How 3-D-printed blood vessels may help organ transplantation
Monday, November 23, 2015
Transplant surgeons need more than simply a mass of cells — they need vessel inlets and outlets that they can connect directly to arteries and veins.
One of the largest hurdles scientists face when engineering livers, kidneys or other large artificial tissues is keeping the cells alive. Today, tissue engineers rely on the body's ability to grow blood vessels. They typically implant engineered tissue scaffolds inside the recipient's body and wait for blood vessels to spread from nearby tissues to the engineered constructs. This process can take weeks and, in the meantime, cells deep within the engineered tissue starve or suffocate before blood vessels ever reach them.
A new study, published in the journal Tissue Engineering Part C: Methods, showed that blood flowed normally through 3-D-printed test constructs surgically connected to native blood vessels. Bioengineers at Rice University and surgeons at the University of Pennsylvania wondered if they could implant a 3-D-printed construct that would allow them to connect host arteries directly to the construct and gain immediate perfusion.
This study was the first step toward that goal.
The team printed a 3-D implant with a complex network of blood vessels, potentially creating a method to overcome one of the largest challenges in regenerative medicine — delivering oxygen and nutrients to all the cells in an artificial organ or tissue implant.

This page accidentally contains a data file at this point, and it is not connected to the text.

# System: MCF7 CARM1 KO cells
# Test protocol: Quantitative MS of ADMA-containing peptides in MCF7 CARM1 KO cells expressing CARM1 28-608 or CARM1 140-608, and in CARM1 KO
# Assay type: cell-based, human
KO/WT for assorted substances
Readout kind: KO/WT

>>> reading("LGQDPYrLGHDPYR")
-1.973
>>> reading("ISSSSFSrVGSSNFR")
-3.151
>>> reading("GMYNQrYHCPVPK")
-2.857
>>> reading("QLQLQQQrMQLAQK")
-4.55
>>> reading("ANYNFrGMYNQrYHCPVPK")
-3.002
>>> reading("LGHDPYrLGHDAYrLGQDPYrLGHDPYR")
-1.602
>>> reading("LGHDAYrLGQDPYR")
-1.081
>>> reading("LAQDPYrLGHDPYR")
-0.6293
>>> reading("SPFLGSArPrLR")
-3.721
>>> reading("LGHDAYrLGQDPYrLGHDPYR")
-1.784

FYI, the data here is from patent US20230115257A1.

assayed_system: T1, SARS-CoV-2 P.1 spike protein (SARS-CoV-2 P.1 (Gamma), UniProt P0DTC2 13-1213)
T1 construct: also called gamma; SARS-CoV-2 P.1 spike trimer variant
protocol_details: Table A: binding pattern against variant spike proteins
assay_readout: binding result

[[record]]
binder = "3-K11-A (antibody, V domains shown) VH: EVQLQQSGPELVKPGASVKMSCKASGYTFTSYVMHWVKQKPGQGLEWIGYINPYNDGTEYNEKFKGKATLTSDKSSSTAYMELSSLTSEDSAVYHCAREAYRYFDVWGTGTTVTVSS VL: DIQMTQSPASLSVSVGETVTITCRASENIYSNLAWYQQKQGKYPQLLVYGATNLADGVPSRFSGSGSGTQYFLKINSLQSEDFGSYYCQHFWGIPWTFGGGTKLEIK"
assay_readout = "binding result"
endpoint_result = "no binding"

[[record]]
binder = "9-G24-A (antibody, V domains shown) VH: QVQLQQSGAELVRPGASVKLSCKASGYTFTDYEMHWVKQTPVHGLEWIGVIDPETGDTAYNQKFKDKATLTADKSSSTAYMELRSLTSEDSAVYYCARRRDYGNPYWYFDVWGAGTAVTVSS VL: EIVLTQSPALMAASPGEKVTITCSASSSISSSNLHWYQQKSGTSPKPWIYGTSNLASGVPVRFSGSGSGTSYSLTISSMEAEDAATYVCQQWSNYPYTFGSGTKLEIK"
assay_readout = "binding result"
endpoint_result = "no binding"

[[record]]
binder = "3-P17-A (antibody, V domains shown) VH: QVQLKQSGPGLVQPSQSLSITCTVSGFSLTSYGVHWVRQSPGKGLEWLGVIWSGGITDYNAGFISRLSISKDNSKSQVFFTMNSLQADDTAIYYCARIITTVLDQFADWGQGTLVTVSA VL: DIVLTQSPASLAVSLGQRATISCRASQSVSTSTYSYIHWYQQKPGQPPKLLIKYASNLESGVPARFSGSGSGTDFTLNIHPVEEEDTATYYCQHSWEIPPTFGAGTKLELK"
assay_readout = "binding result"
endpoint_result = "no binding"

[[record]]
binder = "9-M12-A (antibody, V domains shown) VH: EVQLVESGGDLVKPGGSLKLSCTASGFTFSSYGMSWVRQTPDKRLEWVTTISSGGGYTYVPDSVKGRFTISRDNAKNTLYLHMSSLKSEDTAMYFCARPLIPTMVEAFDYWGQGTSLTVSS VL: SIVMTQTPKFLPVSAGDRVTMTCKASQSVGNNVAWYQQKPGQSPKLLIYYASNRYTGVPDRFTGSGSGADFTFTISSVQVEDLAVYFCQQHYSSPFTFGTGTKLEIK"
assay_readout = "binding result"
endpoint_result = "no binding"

They did it with only sugar, silicone, a 3-D printer and a technique inspired by the intricate sugar glass cages created by pastry chefs to help them garnish desserts. The researchers then tested the material and found it could withstand the physiologic pressures to remain open and unobstructed.
Bioengineering graduate student Samantha Paulsen and research technician Anderson Ta used 3-D printing to develop a proof-of-concept construct in the form of a small gummy bear-sized silicone gel. Instead of printing a whole construct, the team created sacrificial templates using a technique developed by Jordan Miller, research team leader and assistant professor of bioengineering at Rice.
Miller's French pastry-inspired technique involved using an open-source printer to lay down individual filaments of sugar glass to act as a lattice of would-be blood vessels. After the sugar hardened, the researchers placed it in a mold and poured in silicone gel. The team dissolved the sugar once the gel cured, leaving behind an intricate network of tiny channels in the silicone.
The researchers created a construct that had one inlet and one outlet, each measuring about a millimeter in diameter. The main vessels branch into several smaller vessels measuring 600 to 800 microns.
University of Pennsylvania surgeons connected the inlet and outlet of the construct to a major artery in a small animal model, then used Doppler imaging technology to observe and measure blood flow through the engineered gel. The research showed the printed construct could remain open and unobstructed for up to three hours.
This study is the first step in developing tissue engineering transplant models where the surgeon connects arteries directly to engineered tissue. Future technologies could use biodegradable material that contains live cells placed near perfusable vessels.
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